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A source for information on spiders

Ground Spiders   Family Pholcidae

Ground spider is the name that many people use for a large group of spiders. The scientific name for the family is Gnaphosidae. There are many species in this family. There are a few that are fairly common One is the Parson spider, Herpyllus Ecclesiasticus. This is a blackish spider with white abdominal markings. It is about 1/3” long. Another is the mouse spider, Herpyllus blackwalli. This spider gets its name from the color of the hair on its body – it is “mousey” gray. The mouse spider is about 1/2” long.

Ground spiders are one of the most populous species of spiders in the world. Commonly found dwelling beneath rocks, logs and other objects on the ground, ground spiders rarely leave their homes except to hunt. These spiders are red or gray-brown in color and may be solid or striped. Ground spiders do not cause any medical conditions in humans. Due to their reclusive nature, humans rarely see them.

Ground Spider Illustration
Ground Spider

While these spiders do spin silk, they do not trap prey within their webs. Rather, ground spiders hunt and chase prey along the ground. Hunting typically occurs outside, but ground spiders may also be seen in homes when temperatures drop significantly.

Ground spiders produce silk through the use of their spinnerets, which are shaped like barrels. These glands are often instrumental in identifying ground spiders. Also known as endites, the mouthparts of ground spiders are found in pairs and feature indentations not present on other spider species.

Ground spiders are nocturnal hunters. They do not make webs to capture prey. They forage aggressively for insects. During the day, they hide under stones or logs. When they come inside of homes, they spend the day in dark, quiet places. People who are bitten by spiders often say that it happened when they picked up something that had been stored for a long time. Shoes in closets are good hiding places for spiders.

Preventing ground spiders and other hunting spiders starts with eliminating their food. Since these spiders eat insects that crawl, inspect the outside for insect entryways. Ground-level entrances should be closed. Check exterior doors to be sure they close properly. Replace any missing weather-stripping. Check basement windows and crawlspace vents for proper screens. Squares of plastic screen can prevent insects from using weep holes as entrances to the home.

Move firewood piles away from the house. Move mulch 6 to 12” away from the foundation. This will create a “dry zone” that insects (and spiders) will hesitate to cross.

A barrier application of insecticide on the outside foundation can help prevent insects from coming into the house. Because of moisture and temperature, the barrier will need to be re-applied periodically. The local pest control professional can do this. They will use an assortment of products for varying surfaces and weather conditions.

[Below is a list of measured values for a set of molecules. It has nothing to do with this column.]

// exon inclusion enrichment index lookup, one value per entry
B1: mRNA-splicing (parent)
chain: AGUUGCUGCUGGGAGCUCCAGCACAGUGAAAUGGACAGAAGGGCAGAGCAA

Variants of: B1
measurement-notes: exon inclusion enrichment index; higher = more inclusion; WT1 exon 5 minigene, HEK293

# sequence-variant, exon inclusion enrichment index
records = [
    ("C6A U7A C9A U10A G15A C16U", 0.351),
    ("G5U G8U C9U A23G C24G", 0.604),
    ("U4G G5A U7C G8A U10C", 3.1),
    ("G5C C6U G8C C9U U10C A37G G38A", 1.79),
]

These spiders are small, with a body that is usually less than 1/2-inch in length.


Color varies, but most species are brown. Some have bright orange or red markings.


Ground spiders are a widely varied group. A few species are commonly associated with building invasions, especially the Parsons spider which is recognized by the cross-like whitish marking on its abdomen. Ground spiders are hunting spiders; they do not build webs, but rather chase down their prey. Most species are night hunters but some are active during the day.

These spiders live outside beneath stones and logs and within leaf litter, mulch and heavy ground covering such as ivy. Indoors, they may be found scurrying along baseboards and hiding beneath furniture and appliances.

Ground spiders require few treatments indoors to control, although an exterior foundation treatment may be necessary in those rare cases where these spiders regularly invade homes. Placement of sticky insect traps inside your home behind furniture and near doorways may capture many spiders as they enter. The following tips may be helpful in reducing the number of spiders around the home:

  • Remove or limit heavy, ground-covering vegetation near the building.
  • Seal cracks and holes in the building’s exterior.
  • Install tight fitting screens on all attic and foundation vents.
  • Seal holes around pipes indoors, especially those plumbing lines leading from basements and crawl spaces, to prevent spiders from entering your home.
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-- Duggan Cooley, former CEO- RCS

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